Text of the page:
In 1788 Edward and John Henley of Barton heard John Wesley preach in Exeter and were inspired to introduce Methodist preaching in Torquay, at first in a room in George Street and then at Edward and Mary's home in Swan Street. In 1807 two cottages in Fleet Street became known as 'the Chapel in the Meadow', replaced in 1853 by a chapel in Rock Road, with a schoolroom added in 1858. In the 1870s a site was acquired in Union Street for a larger church and schoolroom; the latter was opened in 1878 and the former in 1879. Following a disastrous fire in 1926 the Union Street church was rebuilt and reopened in 1928.

In the 1850s the Primitive Methodists began to meet in a chapel in Temperance Street which they had bought from the Baptists. It was replaced by a chapel opened early in 1878 in Market Street. By the 1970s deteriorations in this building and problems with the heating system led to a decision to close and join with the former Wesleyans in Union Street and the URC (formerly Congregational) Belgrave Church, in Tor Hill Road (repaired after being damaged during World War II), and to become a single ecumenical congregation. Union Street church was sold to developers and the present Central Church was built on the Belgrave site, opened in 1976.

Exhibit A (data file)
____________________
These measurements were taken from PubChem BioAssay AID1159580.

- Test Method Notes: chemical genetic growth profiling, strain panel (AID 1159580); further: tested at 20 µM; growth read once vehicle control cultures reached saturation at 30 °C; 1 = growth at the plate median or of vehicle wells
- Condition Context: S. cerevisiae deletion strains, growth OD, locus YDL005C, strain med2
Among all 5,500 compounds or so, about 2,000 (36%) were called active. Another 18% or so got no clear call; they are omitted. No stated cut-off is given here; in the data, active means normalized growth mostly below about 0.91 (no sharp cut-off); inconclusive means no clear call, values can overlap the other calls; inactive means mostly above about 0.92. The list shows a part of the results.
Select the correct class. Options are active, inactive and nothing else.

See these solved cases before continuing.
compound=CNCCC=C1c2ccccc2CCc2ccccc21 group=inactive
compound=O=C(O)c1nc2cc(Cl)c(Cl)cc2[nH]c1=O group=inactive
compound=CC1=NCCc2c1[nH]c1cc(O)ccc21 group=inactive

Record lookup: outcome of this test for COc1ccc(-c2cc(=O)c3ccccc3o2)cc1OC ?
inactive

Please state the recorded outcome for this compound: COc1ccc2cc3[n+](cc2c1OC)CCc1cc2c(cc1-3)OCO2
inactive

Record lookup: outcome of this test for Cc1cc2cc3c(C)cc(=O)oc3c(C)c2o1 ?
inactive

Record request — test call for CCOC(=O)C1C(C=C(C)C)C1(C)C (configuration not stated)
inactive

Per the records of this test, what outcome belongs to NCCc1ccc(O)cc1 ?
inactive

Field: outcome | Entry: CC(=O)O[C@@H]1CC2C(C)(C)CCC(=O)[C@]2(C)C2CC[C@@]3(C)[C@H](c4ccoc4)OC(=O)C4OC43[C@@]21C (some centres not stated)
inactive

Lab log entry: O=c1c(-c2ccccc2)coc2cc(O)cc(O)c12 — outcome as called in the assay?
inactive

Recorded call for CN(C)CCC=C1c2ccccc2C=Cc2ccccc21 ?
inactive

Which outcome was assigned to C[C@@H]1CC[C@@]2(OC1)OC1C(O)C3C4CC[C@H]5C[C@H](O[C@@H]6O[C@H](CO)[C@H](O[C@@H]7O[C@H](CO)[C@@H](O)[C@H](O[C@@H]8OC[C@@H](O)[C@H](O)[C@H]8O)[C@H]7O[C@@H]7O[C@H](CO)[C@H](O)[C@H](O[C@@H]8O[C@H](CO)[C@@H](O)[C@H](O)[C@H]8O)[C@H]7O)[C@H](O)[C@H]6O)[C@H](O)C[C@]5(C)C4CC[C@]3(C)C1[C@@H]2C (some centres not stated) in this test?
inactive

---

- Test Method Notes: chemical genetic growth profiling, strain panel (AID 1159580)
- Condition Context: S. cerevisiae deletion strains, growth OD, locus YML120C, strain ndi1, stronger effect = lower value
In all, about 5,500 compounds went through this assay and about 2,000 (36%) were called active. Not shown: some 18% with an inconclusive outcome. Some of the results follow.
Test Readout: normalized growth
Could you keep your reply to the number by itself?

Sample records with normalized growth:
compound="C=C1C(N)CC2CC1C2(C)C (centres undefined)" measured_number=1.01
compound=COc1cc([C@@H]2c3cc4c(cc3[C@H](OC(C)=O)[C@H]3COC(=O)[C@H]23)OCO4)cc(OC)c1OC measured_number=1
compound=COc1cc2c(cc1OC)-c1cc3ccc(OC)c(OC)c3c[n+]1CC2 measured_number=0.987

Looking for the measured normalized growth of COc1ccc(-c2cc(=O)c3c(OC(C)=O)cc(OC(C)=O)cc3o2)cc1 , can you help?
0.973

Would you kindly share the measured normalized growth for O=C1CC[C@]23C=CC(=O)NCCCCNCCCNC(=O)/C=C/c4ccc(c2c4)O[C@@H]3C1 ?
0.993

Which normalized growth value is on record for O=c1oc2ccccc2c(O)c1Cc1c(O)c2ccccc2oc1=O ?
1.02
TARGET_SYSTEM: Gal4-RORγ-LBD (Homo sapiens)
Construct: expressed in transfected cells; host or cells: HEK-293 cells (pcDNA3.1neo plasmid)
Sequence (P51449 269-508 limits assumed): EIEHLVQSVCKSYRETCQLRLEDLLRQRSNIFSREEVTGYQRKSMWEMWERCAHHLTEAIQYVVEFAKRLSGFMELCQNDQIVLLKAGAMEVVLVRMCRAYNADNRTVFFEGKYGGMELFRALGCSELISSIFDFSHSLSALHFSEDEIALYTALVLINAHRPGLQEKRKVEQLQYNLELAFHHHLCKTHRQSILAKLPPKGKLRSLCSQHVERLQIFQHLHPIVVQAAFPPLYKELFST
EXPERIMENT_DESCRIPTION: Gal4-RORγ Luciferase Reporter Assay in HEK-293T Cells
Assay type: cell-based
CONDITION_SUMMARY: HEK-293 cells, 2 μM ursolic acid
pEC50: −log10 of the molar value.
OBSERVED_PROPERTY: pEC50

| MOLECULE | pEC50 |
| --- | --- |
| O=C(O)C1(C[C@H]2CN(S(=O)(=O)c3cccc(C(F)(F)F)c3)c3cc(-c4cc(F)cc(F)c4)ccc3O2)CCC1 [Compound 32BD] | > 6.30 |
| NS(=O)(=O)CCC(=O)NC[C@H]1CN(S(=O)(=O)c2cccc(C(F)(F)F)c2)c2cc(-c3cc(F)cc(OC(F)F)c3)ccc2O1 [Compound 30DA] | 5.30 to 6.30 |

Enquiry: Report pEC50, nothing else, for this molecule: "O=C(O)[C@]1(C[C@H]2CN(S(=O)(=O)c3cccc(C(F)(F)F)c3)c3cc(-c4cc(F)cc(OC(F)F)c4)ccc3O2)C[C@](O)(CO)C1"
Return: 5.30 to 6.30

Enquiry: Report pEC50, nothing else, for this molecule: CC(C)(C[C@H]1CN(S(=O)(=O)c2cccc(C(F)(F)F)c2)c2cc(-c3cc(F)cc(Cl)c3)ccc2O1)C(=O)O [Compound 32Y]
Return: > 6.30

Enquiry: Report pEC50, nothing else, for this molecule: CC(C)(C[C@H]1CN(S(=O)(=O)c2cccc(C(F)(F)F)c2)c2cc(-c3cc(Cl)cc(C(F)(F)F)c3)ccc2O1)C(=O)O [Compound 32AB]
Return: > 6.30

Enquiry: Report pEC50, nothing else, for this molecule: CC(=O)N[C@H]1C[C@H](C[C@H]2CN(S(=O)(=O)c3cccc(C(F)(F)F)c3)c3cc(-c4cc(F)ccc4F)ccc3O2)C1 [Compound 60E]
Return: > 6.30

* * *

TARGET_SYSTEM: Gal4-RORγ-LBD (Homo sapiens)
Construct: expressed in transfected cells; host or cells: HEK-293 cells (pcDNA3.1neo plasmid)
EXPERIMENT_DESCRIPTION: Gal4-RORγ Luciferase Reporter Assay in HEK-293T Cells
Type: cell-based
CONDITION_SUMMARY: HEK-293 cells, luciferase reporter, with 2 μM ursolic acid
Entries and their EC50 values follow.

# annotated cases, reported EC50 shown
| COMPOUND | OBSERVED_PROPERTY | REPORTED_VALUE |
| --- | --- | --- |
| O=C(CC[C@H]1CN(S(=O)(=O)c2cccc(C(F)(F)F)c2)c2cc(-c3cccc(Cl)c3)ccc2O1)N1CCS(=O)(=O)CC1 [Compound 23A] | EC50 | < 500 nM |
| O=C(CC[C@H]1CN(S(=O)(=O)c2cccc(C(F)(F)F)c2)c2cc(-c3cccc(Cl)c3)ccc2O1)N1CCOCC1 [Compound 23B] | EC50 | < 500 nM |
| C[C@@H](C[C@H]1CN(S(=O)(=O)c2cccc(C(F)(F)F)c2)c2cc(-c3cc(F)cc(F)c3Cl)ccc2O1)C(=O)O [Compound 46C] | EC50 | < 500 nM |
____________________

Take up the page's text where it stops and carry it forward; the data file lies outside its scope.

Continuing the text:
• Central Church, Torquay (1976)
  • Lorna Ruse Smith, The Pilgrim Way, A brief history of Central Church, Torquay (nd)

Category: Place
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